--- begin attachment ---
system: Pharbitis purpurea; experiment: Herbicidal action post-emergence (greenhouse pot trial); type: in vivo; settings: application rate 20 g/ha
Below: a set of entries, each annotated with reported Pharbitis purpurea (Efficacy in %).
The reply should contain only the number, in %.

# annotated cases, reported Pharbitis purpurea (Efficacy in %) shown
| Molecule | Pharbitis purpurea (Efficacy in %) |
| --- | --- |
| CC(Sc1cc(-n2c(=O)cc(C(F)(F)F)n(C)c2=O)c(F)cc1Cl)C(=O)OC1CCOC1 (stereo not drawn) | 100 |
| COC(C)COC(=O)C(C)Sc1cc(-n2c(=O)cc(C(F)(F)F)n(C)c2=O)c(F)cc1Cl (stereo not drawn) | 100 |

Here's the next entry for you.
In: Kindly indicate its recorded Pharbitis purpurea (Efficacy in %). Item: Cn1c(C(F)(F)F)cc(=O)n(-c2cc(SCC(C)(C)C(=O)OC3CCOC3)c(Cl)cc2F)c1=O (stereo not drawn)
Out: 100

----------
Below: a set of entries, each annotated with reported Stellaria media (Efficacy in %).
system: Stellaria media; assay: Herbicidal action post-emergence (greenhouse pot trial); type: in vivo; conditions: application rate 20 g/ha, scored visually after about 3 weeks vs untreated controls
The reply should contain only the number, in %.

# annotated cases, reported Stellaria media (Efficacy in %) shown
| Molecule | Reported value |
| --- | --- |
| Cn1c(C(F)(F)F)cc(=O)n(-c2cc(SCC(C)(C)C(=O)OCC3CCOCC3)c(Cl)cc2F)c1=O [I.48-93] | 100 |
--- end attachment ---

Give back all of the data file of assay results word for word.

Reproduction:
system: Pharbitis purpurea; experiment: Herbicidal action post-emergence (greenhouse pot trial); type: in vivo; settings: application rate 20 g/ha
Below: a set of entries, each annotated with reported Pharbitis purpurea (Efficacy in %).
The reply should contain only the number, in %.

# annotated cases, reported Pharbitis purpurea (Efficacy in %) shown
| Molecule | Pharbitis purpurea (Efficacy in %) |
| --- | --- |
| CC(Sc1cc(-n2c(=O)cc(C(F)(F)F)n(C)c2=O)c(F)cc1Cl)C(=O)OC1CCOC1 (stereo not drawn) | 100 |
| COC(C)COC(=O)C(C)Sc1cc(-n2c(=O)cc(C(F)(F)F)n(C)c2=O)c(F)cc1Cl (stereo not drawn) | 100 |

Here's the next entry for you.
In: Kindly indicate its recorded Pharbitis purpurea (Efficacy in %). Item: Cn1c(C(F)(F)F)cc(=O)n(-c2cc(SCC(C)(C)C(=O)OC3CCOC3)c(Cl)cc2F)c1=O (stereo not drawn)
Out: 100

----------
Below: a set of entries, each annotated with reported Stellaria media (Efficacy in %).
system: Stellaria media; assay: Herbicidal action post-emergence (greenhouse pot trial); type: in vivo; conditions: application rate 20 g/ha, scored visually after about 3 weeks vs untreated controls
The reply should contain only the number, in %.

# annotated cases, reported Stellaria media (Efficacy in %) shown
| Molecule | Reported value |
| --- | --- |
| Cn1c(C(F)(F)F)cc(=O)n(-c2cc(SCC(C)(C)C(=O)OCC3CCOCC3)c(Cl)cc2F)c1=O [I.48-93] | 100 |